Journal of International Entrepreneurship

, Volume 11, Issue 2, pp 172–195 | Cite as

The internationalization of small firms: The relationship between the global mindset and firms’ internationalization behavior

  • Oyvin Kyvik
  • Willem Saris
  • Eduard Bonet
  • J. Augusto Felício


Some firms in internationally oriented industries are internationalized while other comparable firms in the same sector or industry do not. Observing this difference in strategic behavior among small firms led us to consider how differences in CEOs’ attitudes, international orientation, and mindset might explain it. Therefore, this study adopts a cognitive perspective on management to explore the formation of the global mindset and the relationship between the global mindset of small-firm decision makers and their firms’ internationalization behavior. A theory-based conceptual model and measurement instrument are developed and—using structural equation modeling—the model is estimated based on empirical data from cross-sectional samples of small Norwegian and Portuguese firms. The study finds: (1) a strong causal relationship between the global mindset and firms’ internationalization behavior; (2) the combination of the findings and substantive theory indicates that the main driver of firms’ internationalization operates through the global mindset. This study also covers the factors that strongly influence the formation of a global mindset, especially the decision makers’ work experience and personal characteristics in terms of propensity to interdisciplinary collaboration, cognitive flexibility, and networking capability. Based on these findings, suggestions are made for policies that can foster the internationalization of small firms.


Small firms Managerial cognition Global mindset Internationalization 



The authors would like to thank Hamid Etemad (editor-in-chief) for helpful comments on earlier versions of this article. We also acknowledge the helpful comments by two anonymous reviewers.


  1. Andersen O, Rynning MR (1994) Prediction of export intentions—managing with structural characteristics? Scand J Manag 10(1):17–27CrossRefGoogle Scholar
  2. Andersson S, Gabrielsson J, Wictor I (2004) International activities in small firms: examining factors influencing the internationalization and export growth of small firms. Can J Adm Sci 21(1):22–34CrossRefGoogle Scholar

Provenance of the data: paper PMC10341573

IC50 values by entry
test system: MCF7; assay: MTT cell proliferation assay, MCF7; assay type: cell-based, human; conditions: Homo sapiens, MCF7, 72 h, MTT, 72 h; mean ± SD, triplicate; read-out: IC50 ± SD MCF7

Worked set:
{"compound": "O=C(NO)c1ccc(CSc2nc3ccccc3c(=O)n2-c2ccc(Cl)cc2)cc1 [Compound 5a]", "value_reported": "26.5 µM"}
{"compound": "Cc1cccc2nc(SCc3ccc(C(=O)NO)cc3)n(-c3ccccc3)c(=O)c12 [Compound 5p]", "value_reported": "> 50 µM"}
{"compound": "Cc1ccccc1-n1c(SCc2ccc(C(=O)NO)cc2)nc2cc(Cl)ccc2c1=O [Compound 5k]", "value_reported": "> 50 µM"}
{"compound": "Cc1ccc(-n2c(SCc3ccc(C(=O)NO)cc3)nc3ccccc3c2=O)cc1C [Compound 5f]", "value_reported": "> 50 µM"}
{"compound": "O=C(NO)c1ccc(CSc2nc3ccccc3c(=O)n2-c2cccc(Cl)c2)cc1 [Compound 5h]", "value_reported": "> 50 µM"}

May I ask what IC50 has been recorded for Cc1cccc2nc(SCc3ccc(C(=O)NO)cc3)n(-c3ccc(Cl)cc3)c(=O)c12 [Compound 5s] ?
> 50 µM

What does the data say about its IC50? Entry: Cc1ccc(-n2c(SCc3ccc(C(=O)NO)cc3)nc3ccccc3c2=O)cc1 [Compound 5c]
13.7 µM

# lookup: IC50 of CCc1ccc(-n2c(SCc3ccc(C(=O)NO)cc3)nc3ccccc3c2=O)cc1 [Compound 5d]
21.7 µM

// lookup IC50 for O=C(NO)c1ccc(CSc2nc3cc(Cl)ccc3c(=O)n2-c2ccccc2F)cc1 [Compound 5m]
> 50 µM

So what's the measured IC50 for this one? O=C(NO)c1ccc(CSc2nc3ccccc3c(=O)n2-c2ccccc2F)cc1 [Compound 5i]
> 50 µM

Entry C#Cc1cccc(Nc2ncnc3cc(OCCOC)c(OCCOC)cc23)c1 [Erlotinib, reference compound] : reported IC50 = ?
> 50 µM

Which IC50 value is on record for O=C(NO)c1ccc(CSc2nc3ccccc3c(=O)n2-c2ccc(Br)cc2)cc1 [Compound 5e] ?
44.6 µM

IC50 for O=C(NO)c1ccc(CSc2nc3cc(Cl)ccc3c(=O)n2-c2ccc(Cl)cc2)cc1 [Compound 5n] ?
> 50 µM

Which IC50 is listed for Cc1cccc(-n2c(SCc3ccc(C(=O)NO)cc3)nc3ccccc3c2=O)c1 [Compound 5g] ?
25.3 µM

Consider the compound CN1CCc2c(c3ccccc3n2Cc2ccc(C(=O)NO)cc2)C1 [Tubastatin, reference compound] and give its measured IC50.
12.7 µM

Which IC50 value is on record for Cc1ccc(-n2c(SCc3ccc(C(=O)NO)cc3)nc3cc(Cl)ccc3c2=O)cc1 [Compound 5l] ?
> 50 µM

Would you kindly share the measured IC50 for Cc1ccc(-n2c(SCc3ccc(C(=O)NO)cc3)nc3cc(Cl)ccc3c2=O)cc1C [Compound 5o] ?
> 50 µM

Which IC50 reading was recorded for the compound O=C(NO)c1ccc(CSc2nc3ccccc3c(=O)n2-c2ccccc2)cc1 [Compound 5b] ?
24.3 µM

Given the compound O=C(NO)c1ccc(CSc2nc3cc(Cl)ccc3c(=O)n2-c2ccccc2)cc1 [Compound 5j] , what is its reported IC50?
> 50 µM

3. Andersen PH, Strandskov J (1998) International market selection: a cognitive mapping perspective. J Glob Mark 11(3):65–84CrossRefGoogle Scholar
  4. Argyris, C. (1991) Teaching smart people how to learn. Harv Bus Rev (May–June):99–109Google Scholar
  5. Argyris C, Schön DA (1996) Organizational learning II: theory, method, and practice. Addison-Wesley, ReadingGoogle Scholar
  6. Armstrong S, Overton TS (1977) Estimating non-response in mailed surveys. J Mark Res 14:396–402CrossRefGoogle Scholar
  7. Baird IS, Lyles MA, Orris JB (1994) The choice of international strategies by small businesses. J Small Bus Manag 32(1):48–59Google Scholar
  8. Barney JB (1991) Firm resources and sustained competitive advantage. J Manag 17(1):99–120CrossRefGoogle Scholar
  9. Baron RA (2004a) The cognitive perspective: a valuable tool for answering entrepreneurship’s basic “why” questions. J Bus Ventur 19:221–239CrossRefGoogle Scholar
  10. Baron RA (2004b) Potential benefits of the cognitive perspective: expanding entrepreneurship’s array of conceptual tools. J Bus Ventur 19:169–172CrossRefGoogle Scholar
  11. Baron RA, Ensley MD (2006) Opportunity recognition as the detection of meaningful patterns: evidence from comparison of novice and experienced entrepreneurs. Manag Sci 52(9):1331–1344CrossRefGoogle Scholar
  12. Bell J, McNaughton R, Young S, Crick D (2003) Toward an integrative model of small firm internationalization. J Int Entrep 1:339–362CrossRefGoogle Scholar
  13. Bunderson, S.J. and Sutcliffe, K.M. (1995) Work history and selective perception: fine tuning what we know. Academy of Management Best Paper Proceedings, 459–463Google Scholar
  14. Busenitz LW, Barney JB (1997) Differences between entrepreneurs and managers in large organizations: biases and heuristics in strategic decision-making. J Bus Vent 12:9–30CrossRefGoogle Scholar
  15. Calof JL (1994) The relationship between firm size and export behavior revisited. J Int Bus Stud 25:367–387CrossRefGoogle Scholar
  16. Calof J, Beamish P (1995) Adapting to foreign markets: explaining internationalization. Int Bus Rev 4(2):115–131CrossRefGoogle Scholar
  17. Chetty S, Campbell-Hunt C (2003) Paths to internationalization among small- to medium-sized firms. A global versus regional approach. Eur J Mark 37(5/6):796–820CrossRefGoogle Scholar
  18. Clegg C, Walsh S (2004) Change management: time for a change! Eur J Work and Organ Psychol 13(2):217–239CrossRefGoogle Scholar
  19. Cyert RM, March JG (1963) A behavioral theory of the firm. Prentice Hall, Upper Saddle RiverGoogle Scholar
  20. Dana LP (2001) Introduction: networks, internationalization & policy. Small Bus Econ 16:57–62CrossRefGoogle Scholar
  21. Diamantopoulos A, Siguaw JA (2005) Introducing LISREL a guide for the uninitiated. SAGE Publications Ltd., LondonGoogle Scholar
  22. Dichtl E, Koeglmayr H-G, Mueller S (1990) International orientation as a precondition for export success. J Int Bus Stud 21:23–40CrossRefGoogle Scholar
  23. Dörrenbächer, C. (2000) Measuring corporate internationalisation—a review of measurement concepts and their use. Discussion Paper, FS 100–101, Wissenschaftszentrum Berlin für SozialforschungGoogle Scholar
  24. Dutz MA, Ordover JA, Willig RD (2000) Entrepreneurship, access policy and economic development: lessons from industrial organization. Eur Ec Rev 44:739–747CrossRefGoogle Scholar
  25. Eden C, Spender JC (1998) Managerial and organizational cognition, theory, methods and research. SAGE Publications Ltd., LondonGoogle Scholar
  26. Fletcher R (2001) A holistic approach to internationalization. Int Bus Rev 10:25–49CrossRefGoogle Scholar
  27. Fornell C (1982) A second generation of multivariate analysis: an overview. In: Fornell C (ed) A second generation of multivariate analysis: methods. Praeger, New York, pp 407–450Google Scholar